Symptoms that are specific to vascular dementia tend to be more dramatic directly after a stroke, and include:

  • Disorientation, confusion, and inability to concentrate
  • Trouble with speech, such as being unable to find the right words or pronounce them
  • Vision loss and changes in senses like smell and taste
  • Classic stroke symptoms like a droopy face, body numbness, or paralysis
  • Uncontrollable emotional behavior like laughing or crying
  • Uncontrollable body movements like hand grabbing or hitting

Much like Alzheimer’s disease and other dementias, these symptoms can be confused with other problems and need to be discussed with a healthcare professional in order to diagnose. Using blood tests, heart scans, and brain scans, your doctor will be able to help you determine the cause of your memory loss and other symptoms of dementia.

Symptoms of Vascular Cognitive Impairment and Dementia (VCID) can begin suddenly and progress or subside during one’s lifetime. VCID can occur along with Alzheimer’s disease. People with VCID almost always have abnormalities in the brain on magnetic resonance imaging scans. These abnormalities include evidence of prior strokes, often small and asymptomatic, as well as diffuse changes in the brain’s “white matter”—the connecting “wires” of the brain that are critical for relaying messages between brain regions. Microscopic brain examination shows thickening of blood vessel walls called arteriosclerosis and thinning or loss of components of the white matter.

What are the different types of Vascular Dementia?

Vascular dementia refers to the progressive loss of memory and other cognitive functions caused by vascular injury or disease within the brain. Symptoms of vascular dementia may sometimes be difficult to distinguish from Alzheimer’s disease. Problems with organization, attention, slowed thinking, and problem-solving are all more prominent in VCID, while memory loss is more prominent in Alzheimer’s.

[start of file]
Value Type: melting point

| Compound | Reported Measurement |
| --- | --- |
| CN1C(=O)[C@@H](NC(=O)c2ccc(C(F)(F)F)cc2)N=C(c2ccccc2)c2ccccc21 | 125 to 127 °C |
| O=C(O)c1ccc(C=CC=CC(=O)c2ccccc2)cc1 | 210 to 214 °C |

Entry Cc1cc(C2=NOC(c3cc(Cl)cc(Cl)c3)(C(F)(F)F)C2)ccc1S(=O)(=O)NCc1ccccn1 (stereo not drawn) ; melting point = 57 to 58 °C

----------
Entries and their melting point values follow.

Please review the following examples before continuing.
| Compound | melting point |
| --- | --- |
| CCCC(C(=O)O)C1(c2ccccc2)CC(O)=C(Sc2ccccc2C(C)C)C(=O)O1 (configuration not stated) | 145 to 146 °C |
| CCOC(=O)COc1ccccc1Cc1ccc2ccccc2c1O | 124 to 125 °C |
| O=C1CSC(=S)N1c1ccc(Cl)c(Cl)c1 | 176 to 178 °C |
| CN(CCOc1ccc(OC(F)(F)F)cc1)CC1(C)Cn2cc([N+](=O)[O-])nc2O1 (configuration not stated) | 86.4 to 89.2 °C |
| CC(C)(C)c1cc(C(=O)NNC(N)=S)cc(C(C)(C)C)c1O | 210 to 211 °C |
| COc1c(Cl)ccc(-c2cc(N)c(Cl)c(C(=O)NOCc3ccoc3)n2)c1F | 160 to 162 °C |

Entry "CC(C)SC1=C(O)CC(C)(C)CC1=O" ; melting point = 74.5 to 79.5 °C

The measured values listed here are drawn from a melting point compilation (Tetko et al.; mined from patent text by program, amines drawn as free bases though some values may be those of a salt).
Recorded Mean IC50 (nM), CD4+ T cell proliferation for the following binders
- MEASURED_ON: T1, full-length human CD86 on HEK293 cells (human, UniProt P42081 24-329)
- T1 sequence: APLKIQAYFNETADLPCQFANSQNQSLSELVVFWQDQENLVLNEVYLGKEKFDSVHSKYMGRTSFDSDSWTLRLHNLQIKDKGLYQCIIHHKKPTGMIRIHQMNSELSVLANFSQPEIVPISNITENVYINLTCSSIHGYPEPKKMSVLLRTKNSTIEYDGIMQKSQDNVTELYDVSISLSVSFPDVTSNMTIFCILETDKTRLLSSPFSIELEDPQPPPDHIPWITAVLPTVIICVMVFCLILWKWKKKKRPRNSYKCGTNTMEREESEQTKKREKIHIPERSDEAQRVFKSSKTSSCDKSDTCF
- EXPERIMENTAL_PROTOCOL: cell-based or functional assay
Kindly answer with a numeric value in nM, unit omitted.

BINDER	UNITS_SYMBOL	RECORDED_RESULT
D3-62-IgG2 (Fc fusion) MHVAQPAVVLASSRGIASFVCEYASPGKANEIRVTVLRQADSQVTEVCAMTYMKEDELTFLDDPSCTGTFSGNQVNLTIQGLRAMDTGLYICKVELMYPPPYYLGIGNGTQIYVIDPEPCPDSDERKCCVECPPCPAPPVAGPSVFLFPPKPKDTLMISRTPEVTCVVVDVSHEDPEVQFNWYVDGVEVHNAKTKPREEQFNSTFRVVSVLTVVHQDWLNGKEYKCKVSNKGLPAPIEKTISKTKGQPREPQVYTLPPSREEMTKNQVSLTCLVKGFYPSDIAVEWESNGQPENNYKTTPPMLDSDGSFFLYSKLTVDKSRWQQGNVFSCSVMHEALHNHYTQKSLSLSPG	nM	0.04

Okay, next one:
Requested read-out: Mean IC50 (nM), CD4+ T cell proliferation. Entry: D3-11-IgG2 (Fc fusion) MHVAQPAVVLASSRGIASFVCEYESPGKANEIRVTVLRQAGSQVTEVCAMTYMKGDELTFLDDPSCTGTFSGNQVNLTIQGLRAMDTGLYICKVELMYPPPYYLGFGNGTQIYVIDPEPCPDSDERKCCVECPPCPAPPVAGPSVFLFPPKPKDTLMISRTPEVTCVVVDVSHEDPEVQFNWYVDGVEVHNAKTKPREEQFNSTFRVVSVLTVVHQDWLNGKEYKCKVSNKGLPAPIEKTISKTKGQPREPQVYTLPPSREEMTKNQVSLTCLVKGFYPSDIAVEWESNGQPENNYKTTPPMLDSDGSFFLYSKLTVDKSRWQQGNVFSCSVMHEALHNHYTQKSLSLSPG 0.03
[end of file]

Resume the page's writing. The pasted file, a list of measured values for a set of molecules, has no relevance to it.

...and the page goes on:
Vascular cognitive impairment involves changes with language, attention, and the ability to think, reason, and remember that are noticeable but are not significant enough to greatly impact daily life. These changes, caused by vascular injury or disease within the brain, progress slowly over time.

Post-stroke dementia can develop months after a major stroke. Not everyone who has had a major stroke will develop vascular dementia, but the risk for dementia is significantly higher in someone who has had a stroke.

Multi-infarct dementia is the result of many small strokes (infarcts) and mini-strokes. Language or other functions may be impaired, depending on the region of the brain that is affected. The risk for dementia is significantly higher in someone who has had a stroke. Dementia is more likely when strokes affect both sides of the brain. Even strokes that don’t show any noticeable symptoms can increase the risk of dementia.

Cerebral autosomal dominant arteriopathy with subcortical infarcts and leukoencephalopathy (CADASIL) is an extremely rare inherited disorder caused by a thickening of the walls of small- and medium-sized blood vessels, which reduces the flow of blood to the brain. CADASIL is associated with multi-infarct dementia, stroke, and other disorders. The first symptoms can appear in people between ages 20 and 40. CADASIL may have symptoms that can be confused with multiple sclerosis. Many people with CADASIL are undiagnosed.